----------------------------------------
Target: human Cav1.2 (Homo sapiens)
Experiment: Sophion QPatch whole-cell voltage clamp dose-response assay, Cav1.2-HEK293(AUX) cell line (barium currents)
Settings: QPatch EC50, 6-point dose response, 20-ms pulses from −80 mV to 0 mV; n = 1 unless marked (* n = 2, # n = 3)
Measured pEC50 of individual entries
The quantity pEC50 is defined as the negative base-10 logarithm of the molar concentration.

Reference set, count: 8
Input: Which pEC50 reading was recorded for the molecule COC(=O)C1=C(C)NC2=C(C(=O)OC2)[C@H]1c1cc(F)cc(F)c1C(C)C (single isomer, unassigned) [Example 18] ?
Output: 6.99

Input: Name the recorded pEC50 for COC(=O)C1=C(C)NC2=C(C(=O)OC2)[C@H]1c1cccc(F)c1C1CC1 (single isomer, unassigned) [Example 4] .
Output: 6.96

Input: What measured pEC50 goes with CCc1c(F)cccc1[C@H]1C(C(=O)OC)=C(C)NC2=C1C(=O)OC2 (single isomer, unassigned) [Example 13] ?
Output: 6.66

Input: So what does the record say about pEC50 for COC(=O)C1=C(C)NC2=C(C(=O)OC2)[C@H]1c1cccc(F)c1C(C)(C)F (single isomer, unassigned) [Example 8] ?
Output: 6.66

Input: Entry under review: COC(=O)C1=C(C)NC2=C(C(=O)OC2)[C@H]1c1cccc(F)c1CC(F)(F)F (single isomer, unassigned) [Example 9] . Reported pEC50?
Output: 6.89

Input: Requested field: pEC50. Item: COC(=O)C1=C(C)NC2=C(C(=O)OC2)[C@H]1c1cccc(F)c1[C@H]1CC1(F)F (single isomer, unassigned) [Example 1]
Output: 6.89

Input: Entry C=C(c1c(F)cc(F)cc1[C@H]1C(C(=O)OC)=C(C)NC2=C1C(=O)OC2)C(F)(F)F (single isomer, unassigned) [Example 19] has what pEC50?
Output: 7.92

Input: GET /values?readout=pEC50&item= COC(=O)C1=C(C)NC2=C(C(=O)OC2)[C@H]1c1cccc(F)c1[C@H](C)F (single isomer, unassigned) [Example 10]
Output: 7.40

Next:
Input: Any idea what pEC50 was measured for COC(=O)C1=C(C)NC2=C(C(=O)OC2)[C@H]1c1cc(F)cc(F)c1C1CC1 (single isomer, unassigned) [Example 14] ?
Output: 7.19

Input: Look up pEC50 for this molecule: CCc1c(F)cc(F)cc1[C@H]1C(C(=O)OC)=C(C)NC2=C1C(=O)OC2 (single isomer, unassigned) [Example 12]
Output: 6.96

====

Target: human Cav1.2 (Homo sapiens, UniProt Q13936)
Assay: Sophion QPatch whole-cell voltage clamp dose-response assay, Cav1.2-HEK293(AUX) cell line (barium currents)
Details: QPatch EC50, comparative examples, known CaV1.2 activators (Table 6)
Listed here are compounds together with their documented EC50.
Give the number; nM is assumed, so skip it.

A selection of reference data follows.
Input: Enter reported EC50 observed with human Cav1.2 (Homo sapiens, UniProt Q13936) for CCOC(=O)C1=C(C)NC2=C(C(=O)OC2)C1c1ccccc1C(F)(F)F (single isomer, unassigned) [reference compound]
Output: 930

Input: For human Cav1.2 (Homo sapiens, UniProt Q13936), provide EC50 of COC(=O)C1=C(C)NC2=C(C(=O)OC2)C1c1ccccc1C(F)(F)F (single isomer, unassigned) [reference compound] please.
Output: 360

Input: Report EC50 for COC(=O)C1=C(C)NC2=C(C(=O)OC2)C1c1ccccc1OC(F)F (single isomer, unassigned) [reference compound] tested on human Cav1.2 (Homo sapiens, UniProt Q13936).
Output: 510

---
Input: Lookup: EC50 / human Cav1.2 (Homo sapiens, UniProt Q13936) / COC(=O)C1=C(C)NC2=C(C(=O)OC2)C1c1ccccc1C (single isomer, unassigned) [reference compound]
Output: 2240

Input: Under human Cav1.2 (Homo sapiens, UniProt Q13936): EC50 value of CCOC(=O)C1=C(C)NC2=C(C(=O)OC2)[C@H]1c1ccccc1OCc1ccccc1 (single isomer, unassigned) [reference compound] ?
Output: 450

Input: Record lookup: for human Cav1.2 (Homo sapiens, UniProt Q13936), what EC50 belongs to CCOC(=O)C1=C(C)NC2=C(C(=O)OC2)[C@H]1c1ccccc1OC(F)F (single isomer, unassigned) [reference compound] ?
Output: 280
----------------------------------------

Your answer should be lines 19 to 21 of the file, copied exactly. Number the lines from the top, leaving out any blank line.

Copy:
Input: Entry C=C(c1c(F)cc(F)cc1[C@H]1C(C(=O)OC)=C(C)NC2=C1C(=O)OC2)C(F)(F)F (single isomer, unassigned) [Example 19] has what pEC50?
Output: 7.92

Input: GET /values?readout=pEC50&item= COC(=O)C1=C(C)NC2=C(C(=O)OC2)[C@H]1c1cccc(F)c1[C@H](C)F (single isomer, unassigned) [Example 10]